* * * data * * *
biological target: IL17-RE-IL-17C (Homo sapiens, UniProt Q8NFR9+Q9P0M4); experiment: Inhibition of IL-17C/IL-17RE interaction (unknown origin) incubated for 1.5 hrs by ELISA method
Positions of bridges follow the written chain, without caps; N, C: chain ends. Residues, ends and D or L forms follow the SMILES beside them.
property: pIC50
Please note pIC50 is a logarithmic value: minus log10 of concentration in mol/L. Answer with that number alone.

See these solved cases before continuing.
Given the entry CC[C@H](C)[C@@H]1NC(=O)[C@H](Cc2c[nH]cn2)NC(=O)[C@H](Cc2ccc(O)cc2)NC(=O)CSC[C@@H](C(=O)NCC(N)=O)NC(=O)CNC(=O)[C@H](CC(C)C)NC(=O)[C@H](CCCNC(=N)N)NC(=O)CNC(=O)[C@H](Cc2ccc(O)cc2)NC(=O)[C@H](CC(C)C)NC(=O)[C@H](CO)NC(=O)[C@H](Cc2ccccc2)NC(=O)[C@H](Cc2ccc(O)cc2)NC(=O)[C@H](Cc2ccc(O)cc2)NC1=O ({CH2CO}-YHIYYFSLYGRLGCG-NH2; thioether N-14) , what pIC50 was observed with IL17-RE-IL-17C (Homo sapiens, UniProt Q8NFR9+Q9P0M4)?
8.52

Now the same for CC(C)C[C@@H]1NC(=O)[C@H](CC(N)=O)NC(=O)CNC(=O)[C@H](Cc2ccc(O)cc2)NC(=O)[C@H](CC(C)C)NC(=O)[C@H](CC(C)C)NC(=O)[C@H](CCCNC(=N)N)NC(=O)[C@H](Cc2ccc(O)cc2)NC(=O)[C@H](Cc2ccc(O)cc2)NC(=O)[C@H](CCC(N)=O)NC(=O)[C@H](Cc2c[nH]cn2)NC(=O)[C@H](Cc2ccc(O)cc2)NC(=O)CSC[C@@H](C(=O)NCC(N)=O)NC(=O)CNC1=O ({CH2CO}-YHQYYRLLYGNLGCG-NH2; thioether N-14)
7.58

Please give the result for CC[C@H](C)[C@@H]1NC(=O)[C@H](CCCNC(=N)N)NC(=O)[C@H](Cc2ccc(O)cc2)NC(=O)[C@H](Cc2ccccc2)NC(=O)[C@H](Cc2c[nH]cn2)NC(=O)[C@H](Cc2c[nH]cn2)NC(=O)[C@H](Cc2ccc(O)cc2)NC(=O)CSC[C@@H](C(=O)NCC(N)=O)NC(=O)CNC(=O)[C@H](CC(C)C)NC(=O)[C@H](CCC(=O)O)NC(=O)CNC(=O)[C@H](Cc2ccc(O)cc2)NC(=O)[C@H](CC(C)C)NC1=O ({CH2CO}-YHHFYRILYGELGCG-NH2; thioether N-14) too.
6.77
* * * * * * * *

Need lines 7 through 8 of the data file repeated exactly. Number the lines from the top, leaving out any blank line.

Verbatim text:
8.52

Now the same for CC(C)C[C@@H]1NC(=O)[C@H](CC(N)=O)NC(=O)CNC(=O)[C@H](Cc2ccc(O)cc2)NC(=O)[C@H](CC(C)C)NC(=O)[C@H](CC(C)C)NC(=O)[C@H](CCCNC(=N)N)NC(=O)[C@H](Cc2ccc(O)cc2)NC(=O)[C@H](Cc2ccc(O)cc2)NC(=O)[C@H](CCC(N)=O)NC(=O)[C@H](Cc2c[nH]cn2)NC(=O)[C@H](Cc2ccc(O)cc2)NC(=O)CSC[C@@H](C(=O)NCC(N)=O)NC(=O)CNC1=O ({CH2CO}-YHQYYRLLYGNLGCG-NH2; thioether N-14)